The US census forms the basis of much of our family history research. It is often among the first things we search for when trying to answer a genealogical question. However, there are clues that are often missed. Let’s take a look at 5 hidden clues in the US census. […]The post 5 Hidden Clues…
In just under 16 months, there have been 10,718 visitors. Ancestor stories truly are universal.
A big thank you to all of you who have visited!
“Trinidad & Tobago”,12
“United Arab Emirates”,2
If you look carefully, you will see the sign below the shuttered windows upstairs on the right. Miss Means was my grandmother Harriet Means Johnson. Photo courtesy of Michael Hoyt.
A close up of the sign.
There is a woman in the upstairs windows on the left. She is not my grandmother. I expect the upstairs was divided – or perhaps she is a parent waiting for a child to finish their piano lesson.
This is the first photograph I have seen of Harriet’s studio in Machias, Maine. Before today, I did not know the location of her studio above the Machias Lumber Company on Main Street. The building is still there.
Harriet studied piano under the renowned Frederick Mariner who had a summer home on the Penobscot River. Mariner’s studio was in NYC but he accepted gifted students at the Bangor Piano School.
Harriet Putnam Means 1906: Graduation from Bangor Piano School
Later Harriet moved to Bangor, opened a piano studio there, then eloped with Ezekiel “Zeke” Johnson in February of 1908 – without telling her parents.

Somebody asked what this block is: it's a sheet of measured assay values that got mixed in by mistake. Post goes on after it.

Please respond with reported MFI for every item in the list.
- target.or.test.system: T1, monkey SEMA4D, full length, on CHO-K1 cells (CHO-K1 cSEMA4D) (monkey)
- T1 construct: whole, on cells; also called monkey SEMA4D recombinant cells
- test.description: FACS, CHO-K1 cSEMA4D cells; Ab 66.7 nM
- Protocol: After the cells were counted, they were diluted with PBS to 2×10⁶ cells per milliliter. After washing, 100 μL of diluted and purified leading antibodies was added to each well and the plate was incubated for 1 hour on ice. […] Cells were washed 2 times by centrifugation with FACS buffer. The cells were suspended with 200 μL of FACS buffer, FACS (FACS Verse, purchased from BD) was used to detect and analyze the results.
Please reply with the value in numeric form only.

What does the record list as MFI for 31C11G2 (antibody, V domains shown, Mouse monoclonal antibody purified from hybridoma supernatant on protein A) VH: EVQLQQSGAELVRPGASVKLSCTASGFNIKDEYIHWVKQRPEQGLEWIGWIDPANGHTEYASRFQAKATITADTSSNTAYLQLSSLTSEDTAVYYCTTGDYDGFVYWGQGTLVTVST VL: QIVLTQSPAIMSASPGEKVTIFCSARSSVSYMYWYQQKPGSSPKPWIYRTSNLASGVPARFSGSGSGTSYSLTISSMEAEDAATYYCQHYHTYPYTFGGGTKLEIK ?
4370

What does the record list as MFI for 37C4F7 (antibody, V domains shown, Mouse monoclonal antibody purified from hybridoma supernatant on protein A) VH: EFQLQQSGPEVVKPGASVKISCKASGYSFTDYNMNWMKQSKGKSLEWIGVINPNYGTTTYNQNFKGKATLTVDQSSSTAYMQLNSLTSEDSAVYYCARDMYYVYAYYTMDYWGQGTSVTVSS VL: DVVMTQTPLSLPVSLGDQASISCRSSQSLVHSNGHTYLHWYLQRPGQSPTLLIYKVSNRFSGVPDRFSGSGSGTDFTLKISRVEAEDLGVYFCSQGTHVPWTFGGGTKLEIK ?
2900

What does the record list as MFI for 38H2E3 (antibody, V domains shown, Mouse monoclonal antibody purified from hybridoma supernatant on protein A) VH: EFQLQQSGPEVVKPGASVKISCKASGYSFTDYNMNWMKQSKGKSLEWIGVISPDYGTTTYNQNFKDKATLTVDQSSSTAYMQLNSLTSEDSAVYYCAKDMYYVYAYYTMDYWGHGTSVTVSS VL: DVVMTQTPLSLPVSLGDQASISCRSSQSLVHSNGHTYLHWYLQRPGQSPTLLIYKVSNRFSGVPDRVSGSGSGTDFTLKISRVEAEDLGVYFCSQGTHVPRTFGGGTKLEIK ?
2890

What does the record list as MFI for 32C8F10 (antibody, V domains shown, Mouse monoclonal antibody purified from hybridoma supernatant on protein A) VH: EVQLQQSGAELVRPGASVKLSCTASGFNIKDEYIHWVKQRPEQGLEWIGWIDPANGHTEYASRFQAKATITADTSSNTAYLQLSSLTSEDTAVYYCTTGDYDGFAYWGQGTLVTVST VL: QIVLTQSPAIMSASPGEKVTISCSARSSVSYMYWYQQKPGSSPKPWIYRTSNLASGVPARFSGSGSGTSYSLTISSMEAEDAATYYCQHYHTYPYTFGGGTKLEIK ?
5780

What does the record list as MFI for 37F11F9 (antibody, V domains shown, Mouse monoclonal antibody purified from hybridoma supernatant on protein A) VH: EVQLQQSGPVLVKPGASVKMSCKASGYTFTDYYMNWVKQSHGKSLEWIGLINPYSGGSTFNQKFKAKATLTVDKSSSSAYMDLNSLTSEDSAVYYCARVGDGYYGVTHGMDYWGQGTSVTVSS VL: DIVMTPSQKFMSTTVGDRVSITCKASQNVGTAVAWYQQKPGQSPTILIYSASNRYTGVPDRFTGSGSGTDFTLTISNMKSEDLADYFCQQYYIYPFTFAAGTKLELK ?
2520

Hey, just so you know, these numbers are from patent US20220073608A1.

Read the Harriet stories, gleaned from her 1908 letters, here.
My grandfather Frank Rier was born in Lubec and lived there most of his life. My grandmother, Elizabeth Keegan Rier, was born in Trescott and moved to Lubec at age 13 to work in the sardine industry. Grammy married Frank Rier on October 12, 1911 in Leominster, MA. They lived in Leominster until around 1924 – 1926, when they returned to Lubec. Grandfather Frank had a garage in Lubec and was an auto mechanic. The family story told was that Grammy’s sister Mary lived in Leominster and her sister Teresa lived in Boston. I assumed that Mary married before Grammy did and lived in Leominster opening the door for my grandparents to re-locate there; Frank worked at the FA Whitney Baby Carriage Company in Leominster as a striper, a skill he learned while detailing cars, or perhaps it was the other way around.
Yesterday I found that Grammy’s sister Mary lived in Lubec in 1920 and worked in the sardine factory as a packer, as did Teresa (who I thought had moved to Boston by then). Mary and Teresa were single and in their 30s at the time.
Does anyone else have family from Lubec/Trescott area that re-located to Leominster, MA to work around 1911? I’m doing a little detective work to find out how my grandfather Frank found a job and married there. Just when one believes you have the family history coming together, something new turns up!
Featured photo: Frank and Elizabeth Rier circa 1940s.
Below: Circa 1920. L to R. Frank, Elizabeth holding their son, Paul, daughter Marion stands beside Grammy, and their son James “Gene” Rier, my Dad, is on the far right.
I am a DNA novice so I’m busy exploring what it all means: migration patterns of my ancestors from 1700 through 1925, and my DNA matches with 652 fourth cousins or closer. As yet, I have not figured out the meaning of 150 ethnicity regions and the numbers associated with them in my profile.
I am particularly fascinated by the 6% Iberian DNA. There is much to learn!